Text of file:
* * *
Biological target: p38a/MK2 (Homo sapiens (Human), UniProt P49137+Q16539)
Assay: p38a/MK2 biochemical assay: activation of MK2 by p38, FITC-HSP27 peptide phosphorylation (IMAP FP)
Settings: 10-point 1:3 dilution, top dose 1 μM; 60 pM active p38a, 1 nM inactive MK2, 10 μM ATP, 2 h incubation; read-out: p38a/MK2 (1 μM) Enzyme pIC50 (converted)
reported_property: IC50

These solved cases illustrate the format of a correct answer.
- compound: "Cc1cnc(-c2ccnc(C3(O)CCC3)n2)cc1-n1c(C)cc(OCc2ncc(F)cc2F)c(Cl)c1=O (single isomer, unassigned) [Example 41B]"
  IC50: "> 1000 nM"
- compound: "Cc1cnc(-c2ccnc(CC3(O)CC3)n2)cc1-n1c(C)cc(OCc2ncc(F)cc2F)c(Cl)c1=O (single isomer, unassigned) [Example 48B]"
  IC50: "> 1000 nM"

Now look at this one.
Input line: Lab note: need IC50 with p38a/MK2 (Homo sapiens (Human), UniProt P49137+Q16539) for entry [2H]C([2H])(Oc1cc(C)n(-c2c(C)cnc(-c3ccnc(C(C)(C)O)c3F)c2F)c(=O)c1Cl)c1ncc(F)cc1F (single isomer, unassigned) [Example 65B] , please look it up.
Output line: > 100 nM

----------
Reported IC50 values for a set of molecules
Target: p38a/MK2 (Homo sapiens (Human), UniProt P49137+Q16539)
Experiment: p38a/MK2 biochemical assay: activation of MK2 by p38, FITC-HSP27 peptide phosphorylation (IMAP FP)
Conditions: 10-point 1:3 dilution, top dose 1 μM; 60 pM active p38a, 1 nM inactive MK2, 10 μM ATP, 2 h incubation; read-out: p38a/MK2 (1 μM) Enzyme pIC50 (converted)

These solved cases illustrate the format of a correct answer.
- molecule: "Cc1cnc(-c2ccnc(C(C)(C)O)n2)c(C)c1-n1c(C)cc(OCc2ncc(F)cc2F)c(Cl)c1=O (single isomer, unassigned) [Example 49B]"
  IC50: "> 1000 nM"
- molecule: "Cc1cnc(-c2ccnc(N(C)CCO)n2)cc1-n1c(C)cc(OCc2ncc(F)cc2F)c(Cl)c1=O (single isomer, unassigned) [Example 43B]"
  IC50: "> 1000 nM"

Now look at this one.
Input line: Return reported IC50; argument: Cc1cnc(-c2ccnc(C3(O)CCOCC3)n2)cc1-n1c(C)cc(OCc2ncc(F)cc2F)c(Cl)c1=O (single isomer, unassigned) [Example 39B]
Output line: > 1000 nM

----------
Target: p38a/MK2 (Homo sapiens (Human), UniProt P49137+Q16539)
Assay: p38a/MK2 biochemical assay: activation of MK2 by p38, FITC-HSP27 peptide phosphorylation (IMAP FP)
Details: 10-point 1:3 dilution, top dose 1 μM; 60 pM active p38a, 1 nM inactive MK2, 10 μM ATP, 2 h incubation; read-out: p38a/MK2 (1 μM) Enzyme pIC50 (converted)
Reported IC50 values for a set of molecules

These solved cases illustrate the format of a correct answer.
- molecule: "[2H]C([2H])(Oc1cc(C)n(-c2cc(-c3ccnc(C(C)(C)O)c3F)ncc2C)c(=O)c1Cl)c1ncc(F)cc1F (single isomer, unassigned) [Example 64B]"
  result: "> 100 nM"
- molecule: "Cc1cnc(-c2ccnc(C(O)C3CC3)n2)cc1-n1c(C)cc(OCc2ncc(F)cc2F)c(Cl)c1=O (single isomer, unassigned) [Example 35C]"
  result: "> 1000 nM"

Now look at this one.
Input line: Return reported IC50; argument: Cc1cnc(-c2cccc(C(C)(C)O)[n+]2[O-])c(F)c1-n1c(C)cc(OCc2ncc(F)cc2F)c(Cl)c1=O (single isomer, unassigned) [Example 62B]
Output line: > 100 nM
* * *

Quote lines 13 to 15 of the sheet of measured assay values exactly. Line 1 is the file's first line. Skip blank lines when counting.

----------
Reported IC50 values for a set of molecules
Target: p38a/MK2 (Homo sapiens (Human), UniProt P49137+Q16539)